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In response to the current COVID-19 outbreak, we have taken measures for the safety of our patients and staff.
- We are now offering telemedicine appointments and ask that you consider scheduling a telemedicine visit with one of our providers unless a visit to our office is absolutely necessary for your care.
- We ask that if you come to our office for an appointment that you bring an additional visitor with you only when an adult caregiver is necessary for support or a parent or legal guardian is required for a minor.

We would like you to reschedule your in-office appointment if:

  1. You develop symptoms of a respiratory infection (e.g., cough, sore throat, fever)
  2. You have returned from a country under a level 3 Health Notice within the last 14 days.
  3. You have been exposed to someone suspected to have or confirmed to have an infection with COVID-19 virus.
If you have an urgent medical issue and you are in one of the above categories, please contact our office to discuss your issue prior to coming to the office.
We are dedicated to our patients and will continue to make any necessary changes to our policies and procedures to continue offering the highest level of care.
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Arthritic Foot Care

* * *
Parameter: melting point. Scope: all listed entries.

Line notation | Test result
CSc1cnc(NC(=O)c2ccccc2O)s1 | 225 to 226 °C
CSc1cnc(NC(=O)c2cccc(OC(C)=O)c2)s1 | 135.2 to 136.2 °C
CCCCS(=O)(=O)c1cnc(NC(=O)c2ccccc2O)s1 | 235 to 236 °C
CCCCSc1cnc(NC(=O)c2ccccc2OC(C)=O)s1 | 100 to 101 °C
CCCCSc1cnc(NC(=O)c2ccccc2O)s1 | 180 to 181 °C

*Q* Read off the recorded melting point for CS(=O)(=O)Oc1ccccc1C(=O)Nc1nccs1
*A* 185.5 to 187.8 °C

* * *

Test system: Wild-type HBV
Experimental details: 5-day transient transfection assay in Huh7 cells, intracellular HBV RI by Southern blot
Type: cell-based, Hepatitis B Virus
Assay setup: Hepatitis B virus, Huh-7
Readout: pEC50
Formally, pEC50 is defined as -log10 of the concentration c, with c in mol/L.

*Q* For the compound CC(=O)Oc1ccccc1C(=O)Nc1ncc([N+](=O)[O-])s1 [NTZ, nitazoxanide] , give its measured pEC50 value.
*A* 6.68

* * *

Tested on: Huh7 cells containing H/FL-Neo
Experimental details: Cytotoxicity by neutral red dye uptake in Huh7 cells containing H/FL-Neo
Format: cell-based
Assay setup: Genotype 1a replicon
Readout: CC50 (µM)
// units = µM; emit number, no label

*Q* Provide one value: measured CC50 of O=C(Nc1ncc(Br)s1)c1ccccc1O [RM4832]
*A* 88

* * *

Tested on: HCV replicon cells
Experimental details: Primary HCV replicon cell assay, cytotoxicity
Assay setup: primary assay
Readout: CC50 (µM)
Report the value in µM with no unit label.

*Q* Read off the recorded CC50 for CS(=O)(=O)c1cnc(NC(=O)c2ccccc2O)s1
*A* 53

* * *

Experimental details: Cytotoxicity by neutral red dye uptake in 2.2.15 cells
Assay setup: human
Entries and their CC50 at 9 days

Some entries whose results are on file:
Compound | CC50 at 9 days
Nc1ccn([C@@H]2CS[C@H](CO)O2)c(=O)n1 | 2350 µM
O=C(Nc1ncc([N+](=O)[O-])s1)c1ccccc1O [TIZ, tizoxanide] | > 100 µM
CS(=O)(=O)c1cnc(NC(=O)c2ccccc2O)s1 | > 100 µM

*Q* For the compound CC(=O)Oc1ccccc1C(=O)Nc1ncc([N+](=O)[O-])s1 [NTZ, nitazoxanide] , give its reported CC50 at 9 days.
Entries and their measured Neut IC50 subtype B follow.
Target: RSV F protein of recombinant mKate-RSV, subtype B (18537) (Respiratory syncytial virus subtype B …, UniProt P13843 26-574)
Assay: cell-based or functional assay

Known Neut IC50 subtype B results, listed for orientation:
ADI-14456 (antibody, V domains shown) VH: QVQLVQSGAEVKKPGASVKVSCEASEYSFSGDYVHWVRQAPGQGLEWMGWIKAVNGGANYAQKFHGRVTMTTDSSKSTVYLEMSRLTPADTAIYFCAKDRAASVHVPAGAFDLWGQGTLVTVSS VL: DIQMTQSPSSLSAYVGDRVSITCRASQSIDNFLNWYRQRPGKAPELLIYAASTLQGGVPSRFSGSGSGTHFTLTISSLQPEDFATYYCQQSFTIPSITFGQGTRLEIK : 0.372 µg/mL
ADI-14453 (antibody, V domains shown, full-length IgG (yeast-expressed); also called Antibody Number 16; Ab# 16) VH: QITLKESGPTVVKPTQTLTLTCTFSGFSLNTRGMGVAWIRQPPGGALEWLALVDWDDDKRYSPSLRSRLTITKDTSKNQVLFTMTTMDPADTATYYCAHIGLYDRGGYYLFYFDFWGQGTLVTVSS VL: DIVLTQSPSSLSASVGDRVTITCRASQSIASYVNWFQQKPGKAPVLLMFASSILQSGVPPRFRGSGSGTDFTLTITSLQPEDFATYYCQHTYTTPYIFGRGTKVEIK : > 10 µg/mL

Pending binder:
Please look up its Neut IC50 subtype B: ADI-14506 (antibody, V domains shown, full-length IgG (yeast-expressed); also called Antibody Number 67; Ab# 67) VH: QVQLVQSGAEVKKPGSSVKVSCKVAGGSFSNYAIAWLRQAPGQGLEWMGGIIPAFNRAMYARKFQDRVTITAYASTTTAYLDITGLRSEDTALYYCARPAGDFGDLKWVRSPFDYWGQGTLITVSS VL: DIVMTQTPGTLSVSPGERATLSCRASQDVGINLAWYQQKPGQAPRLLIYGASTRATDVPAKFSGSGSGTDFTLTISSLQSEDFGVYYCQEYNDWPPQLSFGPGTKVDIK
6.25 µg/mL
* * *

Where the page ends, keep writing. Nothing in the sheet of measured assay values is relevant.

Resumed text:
arthritic foot care

Conditions affecting the feet due to complications with arthritis can take many forms, including osteoarthritis, rheumatoid arthritis, gout, psoriatic arthritis, and ankylosing spondylitis. Osteoarthritis typically affects the joint connecting your big toe to your foot, though it can also be found in the midfoot or ankle region. Unlike osteoarthritis, rheumatoid arthritis typically affects both feet and deals with the same joints on each foot. Gout, which normally affects the big toe, is comprised of needle-like crystals that trigger inflammation in the joints. Psoriatic arthritis causes sausage-like swelling in the toes. Lastly, ankylosing spondylitis can lead to plantar fasciitis and pain at the Achilles tendon.

Many factors play a role in the cause for arthritic feet, including obesity, the aging process, as well as family history or genetic connections to arthritis.To help prevent issues with your feet, examine your feet daily, keep your feet clean, routinely moisturize your feet, keep your toenails trimmed, inspect your shoes for anything that may cause discomfort, and wear socks on a daily basis.

If you’re experiencing any discomfort or pain due to one of the above forms of arthritis, consider over-the-counter pain medication and investing in comfortable footwear. Pain medication coupled with top of the line comfort footwear is a great way to ease the pain that often comes with arthritis. If you’re overweight, it’s also recommended to think about setting a weight loss goal to ease some of the pressure on your feet, as well stay as active as possible. Applying ice or heat to the affected area is another way to calm the discomfort you may experience. It’s important to do research and see whether inserts may be beneficial for you. General foot care, like pampering your feet and keeping them well maintained, is also recommended. Lastly, you should seek professional advice and learn about potential surgery options, if necessary.

For an official diagnosis and information on treatment options, consult with a podiatrist.

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